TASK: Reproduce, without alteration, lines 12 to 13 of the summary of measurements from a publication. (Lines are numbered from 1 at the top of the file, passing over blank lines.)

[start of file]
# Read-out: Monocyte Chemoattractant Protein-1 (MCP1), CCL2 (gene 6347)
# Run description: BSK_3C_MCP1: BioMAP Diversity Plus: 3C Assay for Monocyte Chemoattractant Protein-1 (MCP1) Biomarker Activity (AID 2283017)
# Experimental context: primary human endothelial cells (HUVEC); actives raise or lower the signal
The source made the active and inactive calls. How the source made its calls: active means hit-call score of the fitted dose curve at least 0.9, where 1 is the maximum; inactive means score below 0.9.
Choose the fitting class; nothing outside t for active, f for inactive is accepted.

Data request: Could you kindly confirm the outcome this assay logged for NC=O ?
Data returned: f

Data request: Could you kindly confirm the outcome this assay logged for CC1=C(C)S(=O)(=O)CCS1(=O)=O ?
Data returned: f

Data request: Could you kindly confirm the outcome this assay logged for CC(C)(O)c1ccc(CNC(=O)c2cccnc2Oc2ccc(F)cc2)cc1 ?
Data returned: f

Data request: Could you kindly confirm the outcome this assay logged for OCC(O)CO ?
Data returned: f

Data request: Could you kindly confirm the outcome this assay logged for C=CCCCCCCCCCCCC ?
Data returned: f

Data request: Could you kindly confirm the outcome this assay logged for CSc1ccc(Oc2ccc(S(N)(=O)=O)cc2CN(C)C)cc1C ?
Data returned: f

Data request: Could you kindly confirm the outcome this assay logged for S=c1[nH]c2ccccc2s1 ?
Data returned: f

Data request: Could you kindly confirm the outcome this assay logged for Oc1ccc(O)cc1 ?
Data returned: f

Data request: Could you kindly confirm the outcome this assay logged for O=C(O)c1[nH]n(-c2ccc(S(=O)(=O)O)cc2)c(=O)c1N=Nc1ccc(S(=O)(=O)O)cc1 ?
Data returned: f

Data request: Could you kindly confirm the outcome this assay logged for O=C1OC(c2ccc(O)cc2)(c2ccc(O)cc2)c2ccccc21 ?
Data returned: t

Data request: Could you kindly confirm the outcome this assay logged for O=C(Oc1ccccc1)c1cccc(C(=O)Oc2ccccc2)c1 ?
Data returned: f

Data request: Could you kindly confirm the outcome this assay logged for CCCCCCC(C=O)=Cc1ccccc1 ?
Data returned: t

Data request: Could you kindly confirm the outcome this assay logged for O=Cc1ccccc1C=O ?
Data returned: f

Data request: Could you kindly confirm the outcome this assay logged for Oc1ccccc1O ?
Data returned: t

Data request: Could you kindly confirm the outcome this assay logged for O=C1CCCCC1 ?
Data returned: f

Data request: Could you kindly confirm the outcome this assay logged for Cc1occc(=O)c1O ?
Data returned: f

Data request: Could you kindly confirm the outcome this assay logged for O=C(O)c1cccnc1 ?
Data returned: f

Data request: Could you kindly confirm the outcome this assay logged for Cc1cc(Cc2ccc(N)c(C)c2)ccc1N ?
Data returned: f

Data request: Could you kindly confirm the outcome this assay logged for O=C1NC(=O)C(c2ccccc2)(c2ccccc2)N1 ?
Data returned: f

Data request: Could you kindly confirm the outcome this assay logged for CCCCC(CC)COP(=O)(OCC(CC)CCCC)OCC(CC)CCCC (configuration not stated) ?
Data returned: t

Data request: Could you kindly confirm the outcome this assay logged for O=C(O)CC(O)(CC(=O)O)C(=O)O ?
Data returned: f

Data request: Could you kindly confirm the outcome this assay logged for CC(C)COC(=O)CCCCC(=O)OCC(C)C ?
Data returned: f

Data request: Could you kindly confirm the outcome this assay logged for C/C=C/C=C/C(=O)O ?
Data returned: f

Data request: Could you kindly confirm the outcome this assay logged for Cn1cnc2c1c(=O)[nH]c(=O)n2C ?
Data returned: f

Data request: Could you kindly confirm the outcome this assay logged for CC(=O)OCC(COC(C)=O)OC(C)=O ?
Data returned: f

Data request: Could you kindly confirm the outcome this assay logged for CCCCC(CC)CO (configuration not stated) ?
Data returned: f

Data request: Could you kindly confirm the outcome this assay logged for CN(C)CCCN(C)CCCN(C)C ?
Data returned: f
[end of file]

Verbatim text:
Data request: Could you kindly confirm the outcome this assay logged for OCC(O)CO ?
Data returned: f